Sleep Basics: print out guide
Grab these tips for more peaceful nights with baby.
Things to Know
Sleep issues consume a huge amount of a new parent's waking hours -- and her sleeping hours, too! Here are some basic pointers on getting your newborn to sleep -- and check out Ages & Stages, where you'll find age-specific information on encouraging good sleep habits.
Things to know:
- A newborn averages about 16 hours of sleep a day but often can't snooze for more than a few hours at a time -- so you may not get a good night's rest for a while. By the time they're 3 or 4 months old, most babies will consistently sleep through the night.
- Newborns wake up frequently because they get hungry. Most experts say a baby must weight 12 to 13 pounds before she can hold enough food in her stomach to tide her over until morning.
- To encourage drowsiness, don't play or socialize with your baby during night-wakings. Keep the room dim, feed and change her quietly, then put her back down.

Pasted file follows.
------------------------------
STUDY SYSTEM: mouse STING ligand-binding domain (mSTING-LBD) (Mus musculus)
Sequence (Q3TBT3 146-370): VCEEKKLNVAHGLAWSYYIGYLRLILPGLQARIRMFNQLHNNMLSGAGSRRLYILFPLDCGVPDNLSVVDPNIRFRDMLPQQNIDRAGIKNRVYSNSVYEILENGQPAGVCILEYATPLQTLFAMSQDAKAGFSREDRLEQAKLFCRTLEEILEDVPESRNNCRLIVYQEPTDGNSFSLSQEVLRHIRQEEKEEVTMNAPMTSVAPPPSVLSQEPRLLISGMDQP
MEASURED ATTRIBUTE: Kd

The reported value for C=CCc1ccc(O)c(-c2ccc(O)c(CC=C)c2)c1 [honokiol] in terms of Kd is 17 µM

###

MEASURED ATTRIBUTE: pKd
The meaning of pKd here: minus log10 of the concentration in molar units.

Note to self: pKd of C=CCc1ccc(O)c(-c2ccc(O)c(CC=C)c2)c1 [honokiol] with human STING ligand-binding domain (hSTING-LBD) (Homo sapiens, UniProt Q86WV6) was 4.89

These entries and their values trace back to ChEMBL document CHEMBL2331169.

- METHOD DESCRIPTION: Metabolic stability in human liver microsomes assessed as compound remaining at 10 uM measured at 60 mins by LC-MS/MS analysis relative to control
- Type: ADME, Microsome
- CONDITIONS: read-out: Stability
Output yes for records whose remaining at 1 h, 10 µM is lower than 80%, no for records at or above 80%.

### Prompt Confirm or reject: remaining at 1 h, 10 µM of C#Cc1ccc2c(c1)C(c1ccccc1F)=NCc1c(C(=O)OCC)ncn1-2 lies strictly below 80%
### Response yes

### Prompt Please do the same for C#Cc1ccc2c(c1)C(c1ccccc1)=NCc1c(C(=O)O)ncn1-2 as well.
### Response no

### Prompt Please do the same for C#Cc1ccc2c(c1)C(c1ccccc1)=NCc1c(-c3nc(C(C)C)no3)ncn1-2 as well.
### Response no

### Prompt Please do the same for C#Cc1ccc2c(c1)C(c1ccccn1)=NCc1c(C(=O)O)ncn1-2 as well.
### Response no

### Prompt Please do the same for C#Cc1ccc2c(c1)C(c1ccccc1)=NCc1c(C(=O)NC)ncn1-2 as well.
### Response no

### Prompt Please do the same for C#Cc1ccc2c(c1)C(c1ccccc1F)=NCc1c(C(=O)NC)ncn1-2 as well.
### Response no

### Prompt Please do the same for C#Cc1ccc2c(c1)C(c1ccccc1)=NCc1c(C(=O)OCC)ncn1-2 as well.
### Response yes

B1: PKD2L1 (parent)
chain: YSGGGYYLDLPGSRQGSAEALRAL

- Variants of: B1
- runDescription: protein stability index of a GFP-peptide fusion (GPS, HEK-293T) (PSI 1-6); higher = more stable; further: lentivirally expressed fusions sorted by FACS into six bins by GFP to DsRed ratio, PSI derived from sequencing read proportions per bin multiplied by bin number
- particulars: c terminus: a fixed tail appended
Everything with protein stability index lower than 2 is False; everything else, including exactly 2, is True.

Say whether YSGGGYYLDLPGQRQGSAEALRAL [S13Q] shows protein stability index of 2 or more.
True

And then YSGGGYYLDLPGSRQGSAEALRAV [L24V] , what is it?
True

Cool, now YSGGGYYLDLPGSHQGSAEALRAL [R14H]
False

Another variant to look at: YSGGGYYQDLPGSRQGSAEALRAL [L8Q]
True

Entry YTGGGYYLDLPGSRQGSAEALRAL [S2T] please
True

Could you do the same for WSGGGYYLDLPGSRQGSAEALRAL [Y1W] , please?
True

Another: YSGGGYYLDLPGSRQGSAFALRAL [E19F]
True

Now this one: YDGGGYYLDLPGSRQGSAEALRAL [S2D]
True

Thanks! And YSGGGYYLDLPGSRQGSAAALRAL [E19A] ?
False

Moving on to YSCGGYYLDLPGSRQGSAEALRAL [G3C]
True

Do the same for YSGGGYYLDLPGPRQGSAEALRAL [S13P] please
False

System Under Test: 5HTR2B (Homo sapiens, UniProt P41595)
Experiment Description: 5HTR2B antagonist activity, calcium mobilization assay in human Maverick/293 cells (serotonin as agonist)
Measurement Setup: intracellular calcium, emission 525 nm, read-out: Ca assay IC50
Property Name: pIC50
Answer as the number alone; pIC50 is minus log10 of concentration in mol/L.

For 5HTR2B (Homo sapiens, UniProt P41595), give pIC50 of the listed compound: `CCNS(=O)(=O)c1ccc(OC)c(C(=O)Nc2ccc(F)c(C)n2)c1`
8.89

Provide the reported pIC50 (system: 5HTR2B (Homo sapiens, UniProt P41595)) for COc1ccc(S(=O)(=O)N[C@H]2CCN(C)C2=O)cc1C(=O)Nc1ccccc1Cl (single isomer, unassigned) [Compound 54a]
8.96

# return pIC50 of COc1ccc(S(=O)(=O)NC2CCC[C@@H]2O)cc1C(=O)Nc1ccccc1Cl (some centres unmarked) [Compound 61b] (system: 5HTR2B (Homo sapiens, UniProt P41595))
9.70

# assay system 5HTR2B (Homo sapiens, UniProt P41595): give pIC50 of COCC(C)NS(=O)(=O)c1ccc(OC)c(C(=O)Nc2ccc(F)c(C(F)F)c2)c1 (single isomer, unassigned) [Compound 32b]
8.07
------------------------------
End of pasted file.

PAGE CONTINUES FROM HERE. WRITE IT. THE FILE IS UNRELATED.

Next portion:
- Many newborns sleep more during the day than during the night. To help her adjust to a more adult-friendly sleep schedule, give her plenty of daytime cues: Play with her, keep the room light, and feed her on demand.
- If, after three weeks baby's still sleeping more during the day than at night, try waking her earlier from her long stretch of daytime sleep. Gradually, she'll start making up for that lost sleep after dark.
How to Put a Baby to Bed
- Make sure baby's sleeping place is safe. She should sleep on a firm surface, without blankets or quilts, pillows, or stuffed animals. (See Choosing and Using a Crib for more info below.)
- Turn overhead lights off, but keep a dim lamp or nightlight on.
- Create a bedtime ritual -- read her a quiet story, sing lullabies or play soft music, rock her and stroke her. Keep the routine consistent, doing the same things in the same order each time you put baby down to sleep.
- If she's asleep in your arms and you'd like to put her down, make sure she's in a deep stage of sleep first. What to look for: a motionless face and limp, dangling limbs. Then, put her down as gently as you can and keep a hand on her tummy for a minute or two afterward.
- Always put baby to bed on her back. Do not place her tummy-side down.
- If you're going into another room, keep a baby monitor switched on, so that you'll be sure to hear when she wakes up.